And when he does, they note, he draws the kind of crowd they alone can’t.
The volunteers bring Alvin along for their two hour shifts, such as one last week outside a Kroger, and another one coming up Friday at Walmart.
“People can’t resist,” Julia says. “That’s the plan.”
This is Alvin’s fourth year to ring bells for Salvation Army and he’s still drawing a crowd.
To keep him on task the couple rewards him during the shift with treats of venison, cheese, cookies and turkey, according to the Palladium-Item in Richmond, Indiana.
In addition to being a fund raiser, Alvin, 5, is a therapy dog, and works at local hospitals and rehabilitation centers, and in school programs focused on anti-bullying, reading, and pet care and safety.
Those who recognize Alvin from his therapy work often dig a little deeper and throw a little extra in the pot, the couple says.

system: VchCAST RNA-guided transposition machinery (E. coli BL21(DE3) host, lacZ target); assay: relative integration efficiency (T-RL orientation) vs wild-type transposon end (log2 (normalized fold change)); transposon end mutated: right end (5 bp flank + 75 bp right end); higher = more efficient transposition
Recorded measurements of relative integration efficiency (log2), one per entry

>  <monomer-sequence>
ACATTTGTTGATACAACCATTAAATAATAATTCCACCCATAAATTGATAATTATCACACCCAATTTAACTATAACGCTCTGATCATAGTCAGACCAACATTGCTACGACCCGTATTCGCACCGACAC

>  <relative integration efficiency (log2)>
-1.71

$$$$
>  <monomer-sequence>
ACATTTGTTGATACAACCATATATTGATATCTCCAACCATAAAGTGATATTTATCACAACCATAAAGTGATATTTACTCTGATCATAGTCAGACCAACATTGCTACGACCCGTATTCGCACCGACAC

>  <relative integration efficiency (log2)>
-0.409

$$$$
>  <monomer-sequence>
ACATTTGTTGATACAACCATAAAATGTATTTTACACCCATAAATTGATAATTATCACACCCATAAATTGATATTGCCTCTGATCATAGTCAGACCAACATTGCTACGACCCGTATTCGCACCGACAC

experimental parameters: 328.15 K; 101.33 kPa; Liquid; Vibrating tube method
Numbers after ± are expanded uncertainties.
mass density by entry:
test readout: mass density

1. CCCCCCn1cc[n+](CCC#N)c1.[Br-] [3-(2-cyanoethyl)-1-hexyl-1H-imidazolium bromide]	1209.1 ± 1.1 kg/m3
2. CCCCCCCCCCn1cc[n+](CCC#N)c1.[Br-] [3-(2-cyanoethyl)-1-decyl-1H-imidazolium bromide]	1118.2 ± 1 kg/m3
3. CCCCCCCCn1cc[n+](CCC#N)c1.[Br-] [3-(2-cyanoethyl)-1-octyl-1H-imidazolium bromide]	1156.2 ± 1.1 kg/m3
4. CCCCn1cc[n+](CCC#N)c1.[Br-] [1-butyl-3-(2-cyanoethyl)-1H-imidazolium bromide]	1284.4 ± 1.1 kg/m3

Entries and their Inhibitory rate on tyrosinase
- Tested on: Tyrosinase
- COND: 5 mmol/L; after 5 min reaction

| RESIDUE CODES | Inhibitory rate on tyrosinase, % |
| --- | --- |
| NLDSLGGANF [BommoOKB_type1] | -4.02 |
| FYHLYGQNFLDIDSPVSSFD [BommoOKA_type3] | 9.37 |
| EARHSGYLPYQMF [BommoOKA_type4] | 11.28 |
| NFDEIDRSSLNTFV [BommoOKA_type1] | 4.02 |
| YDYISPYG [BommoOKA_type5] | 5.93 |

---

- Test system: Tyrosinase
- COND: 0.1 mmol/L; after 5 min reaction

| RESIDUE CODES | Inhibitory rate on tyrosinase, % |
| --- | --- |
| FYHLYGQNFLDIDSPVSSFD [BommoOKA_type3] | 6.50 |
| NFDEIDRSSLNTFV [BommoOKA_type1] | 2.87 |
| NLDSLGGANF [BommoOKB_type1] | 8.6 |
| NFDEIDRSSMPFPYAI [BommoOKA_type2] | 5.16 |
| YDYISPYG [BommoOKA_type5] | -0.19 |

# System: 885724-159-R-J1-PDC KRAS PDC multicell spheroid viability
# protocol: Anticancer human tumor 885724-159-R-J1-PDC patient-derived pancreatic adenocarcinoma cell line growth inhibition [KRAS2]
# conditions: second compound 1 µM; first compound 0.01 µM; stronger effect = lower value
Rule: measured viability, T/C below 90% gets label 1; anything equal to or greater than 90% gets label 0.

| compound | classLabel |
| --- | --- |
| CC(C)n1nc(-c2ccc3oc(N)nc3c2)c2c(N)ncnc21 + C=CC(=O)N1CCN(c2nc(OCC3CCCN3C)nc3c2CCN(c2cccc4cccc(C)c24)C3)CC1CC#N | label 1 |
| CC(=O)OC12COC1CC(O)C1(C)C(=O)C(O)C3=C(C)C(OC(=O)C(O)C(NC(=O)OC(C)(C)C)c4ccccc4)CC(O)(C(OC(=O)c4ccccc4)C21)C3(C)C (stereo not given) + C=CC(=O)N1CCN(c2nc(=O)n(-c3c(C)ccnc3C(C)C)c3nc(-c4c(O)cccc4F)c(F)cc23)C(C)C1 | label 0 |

Last year, a woman stopped and put several bills in the kettle for herself and her mother each time Alvin rang bells. Alvin had visited her mother while she was hospitalized.
“She said it made her and her mother feel so much better that she wanted to repay us,” Julia Roberts said.
In 2013, Julia said, the couple and Alvin raised about $100 per hour for the Salvation Army during the holiday season.
Alvin also has his own Facebook page called Alvin’s Therapy Fan Club.
(Photo: Joshua Smith / Palladium-Item)
Posted by John Woestendiek November 24th, 2015 under Muttsblog, videos.
Tags: alvin, animals, bell, bell ringer, bells, dog, dogs, donations, fundraising, hammond, indiana, leonberger, pets, ringer, Salvation Army